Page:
Al Jourgensen was creating angry-cised heavy metal built around samples, loops and drum machines when Trent Reznor was still in Nine Inch Nappies, yet Ministry only really threatened to pierce the wider alternative rock consciousness back in 1992 with their million-selling album, Psalm 69.
Back then, it was the political antics of George Bush Snr that was the fuel for Jourgensen’s fiery diatribes, heard to incendiary effect in minor MTV hits Jesus Built My Hotrod and N.W.O. (aka New World Order).
Whether it is because of what Jourgensen saw as the more palatable Bill Clinton years, or due to his well-publicised heroin addiction, the intervening years have seen a string of less passionate, and less inspired, albums. Thankfully that’s about to change, for the presence of George Dubya in the Oval Office (and the kicking of the ugly habit) has led to Ministry’s best work in over a decade, or as Jourgensen succinctly puts it: “There’s a Republican in the White House and I only write good records when that’s happening.”
Houses Of The Molé (can you see what he did there?) is an unholy racket and, dare I say it, verges on being a concept album such is its lyrical obsession with the Verbally-Challenged One (every song title, bar one, has a “W” in it).
Thankfully, the music is Way better (see, We can do it too) than the dreaded tag “concept album” implies. The departure of bassist/programmer Paul Barker has led to Ministry becoming a “proper” band, as in bass, guitars, drums and Jourgensen’s distorted vocals. As a result, Houses Of The Molé is stripped-down, raw and seriously rocking.
Opener No W throws down the gauntlet in uncompromising fashion. There are snippets of one of Dubya’s bellicose speeches, a sample of O Fortuna from Carl Orff‘s Carmina Burana (used much more effectively than in those dreadful Old Spice TV adverts!) and some hurtling speed metal drumming, thrashy guitars and crazed vocals. It’s more Apocalypse Now than New World Order, let’s put it that way.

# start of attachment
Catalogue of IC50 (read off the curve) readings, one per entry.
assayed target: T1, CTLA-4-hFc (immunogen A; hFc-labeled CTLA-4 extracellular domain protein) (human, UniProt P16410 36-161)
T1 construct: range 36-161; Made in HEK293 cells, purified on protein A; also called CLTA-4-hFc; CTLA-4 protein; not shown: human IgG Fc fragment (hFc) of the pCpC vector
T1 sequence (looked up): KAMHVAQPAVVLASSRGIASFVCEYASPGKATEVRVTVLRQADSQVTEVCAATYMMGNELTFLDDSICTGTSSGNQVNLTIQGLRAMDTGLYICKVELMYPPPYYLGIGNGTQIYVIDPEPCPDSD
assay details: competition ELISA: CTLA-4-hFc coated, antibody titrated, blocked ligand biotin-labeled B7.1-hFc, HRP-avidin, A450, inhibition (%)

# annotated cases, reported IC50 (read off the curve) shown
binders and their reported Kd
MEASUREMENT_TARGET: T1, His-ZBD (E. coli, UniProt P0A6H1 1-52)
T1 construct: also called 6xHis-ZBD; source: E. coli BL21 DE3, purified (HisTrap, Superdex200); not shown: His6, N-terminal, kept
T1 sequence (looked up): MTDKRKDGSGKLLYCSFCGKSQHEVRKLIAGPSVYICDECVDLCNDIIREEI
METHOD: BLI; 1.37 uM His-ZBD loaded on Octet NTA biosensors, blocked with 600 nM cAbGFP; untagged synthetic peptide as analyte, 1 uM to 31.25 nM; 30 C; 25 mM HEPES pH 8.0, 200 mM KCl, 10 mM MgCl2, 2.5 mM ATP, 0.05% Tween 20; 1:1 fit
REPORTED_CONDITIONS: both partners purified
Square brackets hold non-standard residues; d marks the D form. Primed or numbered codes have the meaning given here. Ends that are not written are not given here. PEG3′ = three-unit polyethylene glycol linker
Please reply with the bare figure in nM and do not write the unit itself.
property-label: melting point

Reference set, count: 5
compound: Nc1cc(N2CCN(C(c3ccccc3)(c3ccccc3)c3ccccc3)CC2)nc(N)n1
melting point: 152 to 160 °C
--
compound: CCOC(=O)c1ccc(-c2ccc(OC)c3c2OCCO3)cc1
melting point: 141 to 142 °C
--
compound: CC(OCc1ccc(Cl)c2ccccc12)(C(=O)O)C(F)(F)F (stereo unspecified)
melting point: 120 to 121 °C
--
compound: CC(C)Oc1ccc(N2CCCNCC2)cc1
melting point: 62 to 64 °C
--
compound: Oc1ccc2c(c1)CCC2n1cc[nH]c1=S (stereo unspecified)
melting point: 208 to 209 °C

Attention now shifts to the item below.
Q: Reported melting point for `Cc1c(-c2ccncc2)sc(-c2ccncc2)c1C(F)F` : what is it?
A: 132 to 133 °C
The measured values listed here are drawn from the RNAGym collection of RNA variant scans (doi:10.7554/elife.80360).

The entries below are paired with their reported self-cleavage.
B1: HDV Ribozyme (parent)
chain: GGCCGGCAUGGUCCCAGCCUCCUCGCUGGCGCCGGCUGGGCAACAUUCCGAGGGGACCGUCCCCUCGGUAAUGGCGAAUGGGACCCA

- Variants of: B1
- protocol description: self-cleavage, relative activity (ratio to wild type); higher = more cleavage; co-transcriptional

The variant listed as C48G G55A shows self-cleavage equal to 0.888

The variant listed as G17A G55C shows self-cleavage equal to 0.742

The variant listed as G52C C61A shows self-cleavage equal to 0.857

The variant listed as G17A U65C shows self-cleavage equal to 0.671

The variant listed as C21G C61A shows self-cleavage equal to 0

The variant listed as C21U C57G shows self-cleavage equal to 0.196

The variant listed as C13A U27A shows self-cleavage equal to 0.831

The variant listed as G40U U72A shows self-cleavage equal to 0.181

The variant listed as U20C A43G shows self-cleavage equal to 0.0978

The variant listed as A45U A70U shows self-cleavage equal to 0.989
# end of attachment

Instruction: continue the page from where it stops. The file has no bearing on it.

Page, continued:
Waiting offers no such respite, with machine gun drumming reminiscent of Anthrax, more speeches, and that familiar but cogent ploy of hammering out repetitive, bludgeoning riffs that industrial bands make their money from.
Worthless features, shock horror, a guitar solo, although there’s no danger of Ministry turning into The Darkness just yet. Wrong and Warp City are plain scary – the former splices Dubya’s words into “I have a message for the people of Iraq – go home and die!” while the latter turns its attention to a preacher using the true story of a man shooting his drunk wife in cold blood as an illustration of the evils of alcohol. Whether you’re “religious” or not, there’s plenty to find abhorrent here and the accompanying music is appropriately intense.
After the super-fast, almost hardcore punk/metal of WTV, perhaps the album’s best track emerges in the form of World – a slower, robotic onslaught of vitriol that somehow grooves more than the tracks that fly by without a speed limiter. WKJY continues this theme before Worm closes the album in unspectacular, droning, disappointing fashion.
The good news is that Worm isn’t the end. Jourgensen obviously fancies himself as a bit of a wit, and there are multiple tracks of one-second silence before the robo-hardcore of Psalm 23 (track 23) and the reflective Walrus (track 69) round things off. Whether “hiding” these “secret” tracks is clever or plain pointless is one for you to decide.
Whatever, the fact is that Houses Of The Molé is a welcome return to form from one of industrial rock’s pioneers. If you’re a diehard Bush-ite, Jourgensen’s brand of Molé may be a bit too spicy to swallow, but there’s no questioning the tastiness of the music. Buen provecha…